Because we don't know about its past and the ordering system is not as straightforward as it seems.
Before anything, I'd like to say that these drones seem to function a lot like ants. They clearly function more like a superorganism, in the sense that they act more like the cells of an individual organism than as a group of individual entities, especially since the swarm is usually not worried about its members specifically, but rather a about the collective. In how they seem to attack, they seem a bit like army ants, in the sense that they work as a large group to take down things much bigger and more powerful (some army ants species are no joke, when they march, it's common to see other creatures, especially other invertebrates, running away).
As for why they'd be called "Grey goo", it probably means they can function as something that at least looks like a fluid or mass, especially if you don't look attentively,. This would tell me that they probably have the ability to come together and form basic structures using their own bodies, much like fire ants use their own bodies to form towers, bridges and rafts (yes, fire ants can build rafts with their own bodies to survive floods).
With that little commentary done, why wouldn't the union use them all the time if they seem so good at destroying and consuming enemy weapons and troops alike? Well there seem to be two good reasons for not doing so:
1: Ordering them is a hassle. You gave an example of a possible order:
we say, seize control of planet x, and it can and will figure out how to do it and do it.
Sounds straightforward, right? Except it totally isn't, because since you can't really control the swarm's every action without issuing proper orders, you can't be sure that the swarm will seek a solution that matches the union's interests.
In a speculative scenario: the swarm determines that the most efficient way to seize control of planet x is to neutralize its well developed military forces in an all out attack on several locations, which requires the swarm to grow in size in order to accomplish the task, and so it increases its numbers. Where did it get the resources? Well planet Y over there had a bunch of resources so it destroyed a good chunk of its cities and population. Planet x's military has now been subdued and the planet is under control (there were also some rebellions preventing complete subjugation at first, but the swarm quickly figured out that tearing their members apart publicly and using the planet's own weapons to nuke areas with high number of rebels was the most effective way to end the pesky interference). But hey, now the swarm commands the planet, which is a simple task for it now since it's increased its numbers fivefold. Hope you have a place to accommodate the new drones, since ordering the swarm to destroy them would be wasteful.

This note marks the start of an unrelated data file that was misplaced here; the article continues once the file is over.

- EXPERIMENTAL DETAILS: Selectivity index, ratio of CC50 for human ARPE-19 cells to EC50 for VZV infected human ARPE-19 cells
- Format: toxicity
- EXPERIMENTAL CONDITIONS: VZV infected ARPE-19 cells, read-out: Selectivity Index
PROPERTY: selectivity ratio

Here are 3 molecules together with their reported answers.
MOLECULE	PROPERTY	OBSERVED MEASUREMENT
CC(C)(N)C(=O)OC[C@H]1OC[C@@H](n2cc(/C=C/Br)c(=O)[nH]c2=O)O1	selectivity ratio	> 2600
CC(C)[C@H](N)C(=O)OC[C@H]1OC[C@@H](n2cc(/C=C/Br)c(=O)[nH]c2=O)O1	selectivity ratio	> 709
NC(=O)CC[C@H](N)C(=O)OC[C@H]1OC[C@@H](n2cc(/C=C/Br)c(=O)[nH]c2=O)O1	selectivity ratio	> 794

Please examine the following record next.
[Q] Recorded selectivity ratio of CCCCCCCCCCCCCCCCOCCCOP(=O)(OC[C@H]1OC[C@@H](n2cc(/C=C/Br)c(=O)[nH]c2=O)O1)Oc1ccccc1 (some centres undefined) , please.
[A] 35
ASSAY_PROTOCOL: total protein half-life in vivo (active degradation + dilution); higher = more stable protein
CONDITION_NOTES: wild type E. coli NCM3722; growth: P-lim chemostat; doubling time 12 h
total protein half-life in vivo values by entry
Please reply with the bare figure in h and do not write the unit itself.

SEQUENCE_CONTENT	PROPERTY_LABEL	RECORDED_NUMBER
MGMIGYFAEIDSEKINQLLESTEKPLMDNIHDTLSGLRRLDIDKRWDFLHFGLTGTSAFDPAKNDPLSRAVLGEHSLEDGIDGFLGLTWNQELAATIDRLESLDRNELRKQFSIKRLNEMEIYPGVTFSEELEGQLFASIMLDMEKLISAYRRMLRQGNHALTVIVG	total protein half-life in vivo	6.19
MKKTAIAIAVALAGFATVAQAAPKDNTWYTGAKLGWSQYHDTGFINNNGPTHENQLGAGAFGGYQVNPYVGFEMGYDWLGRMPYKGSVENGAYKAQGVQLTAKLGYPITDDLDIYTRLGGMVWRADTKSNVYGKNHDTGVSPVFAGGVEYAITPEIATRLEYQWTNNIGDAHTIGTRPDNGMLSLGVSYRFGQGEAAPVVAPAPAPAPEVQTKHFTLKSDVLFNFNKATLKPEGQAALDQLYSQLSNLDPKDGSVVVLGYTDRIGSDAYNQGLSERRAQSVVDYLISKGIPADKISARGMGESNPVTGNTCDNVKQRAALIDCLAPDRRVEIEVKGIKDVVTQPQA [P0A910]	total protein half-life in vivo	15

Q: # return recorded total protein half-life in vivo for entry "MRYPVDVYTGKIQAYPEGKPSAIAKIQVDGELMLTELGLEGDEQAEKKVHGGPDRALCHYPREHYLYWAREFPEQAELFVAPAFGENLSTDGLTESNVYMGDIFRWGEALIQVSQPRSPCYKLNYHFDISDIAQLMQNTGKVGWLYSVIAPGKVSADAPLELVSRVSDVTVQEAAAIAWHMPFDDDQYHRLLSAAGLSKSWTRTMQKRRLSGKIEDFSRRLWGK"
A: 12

With this brutal example, you can hopefully see the problems that come with leaving a hive-mind style swarm choose its approaches. The task was indeed achieved, but several people died and a third party was involved without having anything to do with it. The bigger the task the more you need to detail to the swarm what it must and mustn't do so that it doesn't only follow the orders it was given, but also that it's actions are in line with the Union's rules and interests. The bigger the task, the harder it is to predict potential problems that will hinder the swarm's objective, and the more likely that it will at some point face a problem that requires it to violate potential guidelines given before its mission. If all it has to do is small cleanup missions and dealing with leftover threats, it's a lot harder for things to take an unexpected turn, and easier to predict potential issues and instruct the swarm how to deal with them accordingly.
2- why are you trusting it? sure, the swarm composed of trillions of murderous drones ready to increase their numbers shows no sign of going rogue. Why would you completely trust them though? You didn't build them, you found them,and the majority of their abilities seem centered around one main purpose: to grow. Yes, it will obey any order you issue, but can you be sure it never had any intentions of its own at any point? Can you affirm that it will always interpret its orders according to the Uinion's wishes? Or that said orders can't be misinterpreted in any damaging way? Is there a way to ensure no rogue agent in the union can give the swarm orders that can result in the swarm taking actions that could harm the union itself? Or that could cause it to go back to doing what it did before the union got a hold of it, whatever it was? This once again begs the question on whether the system of ordering the swarm and trusting its choices is truly a reliable form of controlling this superweapon.
So tl;dr: why wouldn't the Union use it to deal with big threats? Because the union has little to no real means of reliably controlling the swarm's every decision on how to properly accomplish its orders, especially regarding big tasks with a large number of variables on what can happen; and because, no matter how you look at it, the swarm seems to have the primary purpose of expanding in size and power, meaning that the chances that it once had its own objectives can't be completely ruled out until everything about its past is known by the Union.